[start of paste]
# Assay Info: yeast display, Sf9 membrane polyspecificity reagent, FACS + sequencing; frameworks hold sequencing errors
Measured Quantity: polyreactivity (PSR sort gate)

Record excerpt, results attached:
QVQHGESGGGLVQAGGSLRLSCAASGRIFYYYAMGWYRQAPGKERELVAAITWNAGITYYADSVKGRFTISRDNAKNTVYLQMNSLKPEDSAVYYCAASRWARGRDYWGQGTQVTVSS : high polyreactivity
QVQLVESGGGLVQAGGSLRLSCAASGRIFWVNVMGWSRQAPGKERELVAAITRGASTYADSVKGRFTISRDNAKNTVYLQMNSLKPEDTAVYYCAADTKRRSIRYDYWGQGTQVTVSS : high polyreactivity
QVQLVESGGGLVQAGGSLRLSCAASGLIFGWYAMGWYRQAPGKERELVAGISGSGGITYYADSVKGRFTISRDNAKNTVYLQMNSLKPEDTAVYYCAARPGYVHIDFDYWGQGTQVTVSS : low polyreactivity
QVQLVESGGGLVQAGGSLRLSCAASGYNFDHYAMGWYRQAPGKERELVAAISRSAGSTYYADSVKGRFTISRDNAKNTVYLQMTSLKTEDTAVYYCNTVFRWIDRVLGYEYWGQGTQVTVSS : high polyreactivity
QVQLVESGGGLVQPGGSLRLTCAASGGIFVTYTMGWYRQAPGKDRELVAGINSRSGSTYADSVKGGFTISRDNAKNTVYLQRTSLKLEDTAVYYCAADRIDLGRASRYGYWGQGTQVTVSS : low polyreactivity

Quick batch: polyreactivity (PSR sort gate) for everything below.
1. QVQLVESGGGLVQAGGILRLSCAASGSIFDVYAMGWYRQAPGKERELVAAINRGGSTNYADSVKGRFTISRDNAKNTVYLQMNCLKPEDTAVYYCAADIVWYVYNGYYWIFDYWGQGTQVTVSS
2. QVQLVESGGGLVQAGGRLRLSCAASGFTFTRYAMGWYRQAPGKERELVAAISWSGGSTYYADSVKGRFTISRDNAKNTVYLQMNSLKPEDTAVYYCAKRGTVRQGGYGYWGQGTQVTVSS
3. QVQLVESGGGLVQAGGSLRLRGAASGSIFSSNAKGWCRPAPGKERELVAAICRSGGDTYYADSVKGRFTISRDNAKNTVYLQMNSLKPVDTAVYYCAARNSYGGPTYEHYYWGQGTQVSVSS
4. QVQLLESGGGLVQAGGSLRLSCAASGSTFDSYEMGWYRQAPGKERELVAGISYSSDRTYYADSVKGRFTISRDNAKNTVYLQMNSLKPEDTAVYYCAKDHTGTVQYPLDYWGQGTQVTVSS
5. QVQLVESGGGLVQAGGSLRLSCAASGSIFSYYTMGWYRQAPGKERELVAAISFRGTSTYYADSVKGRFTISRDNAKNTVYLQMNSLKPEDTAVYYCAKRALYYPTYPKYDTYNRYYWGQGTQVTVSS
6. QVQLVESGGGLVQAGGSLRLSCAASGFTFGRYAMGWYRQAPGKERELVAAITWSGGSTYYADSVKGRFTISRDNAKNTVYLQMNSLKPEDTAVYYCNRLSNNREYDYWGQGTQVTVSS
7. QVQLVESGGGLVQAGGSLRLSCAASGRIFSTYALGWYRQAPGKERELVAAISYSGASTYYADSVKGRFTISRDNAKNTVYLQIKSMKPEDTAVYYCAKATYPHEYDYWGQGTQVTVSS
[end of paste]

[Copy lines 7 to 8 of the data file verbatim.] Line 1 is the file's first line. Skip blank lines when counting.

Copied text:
QVQLVESGGGLVQAGGSLRLSCAASGYNFDHYAMGWYRQAPGKERELVAAISRSAGSTYYADSVKGRFTISRDNAKNTVYLQMTSLKTEDTAVYYCNTVFRWIDRVLGYEYWGQGTQVTVSS : high polyreactivity
QVQLVESGGGLVQPGGSLRLTCAASGGIFVTYTMGWYRQAPGKDRELVAGINSRSGSTYADSVKGGFTISRDNAKNTVYLQRTSLKLEDTAVYYCAADRIDLGRASRYGYWGQGTQVTVSS : low polyreactivity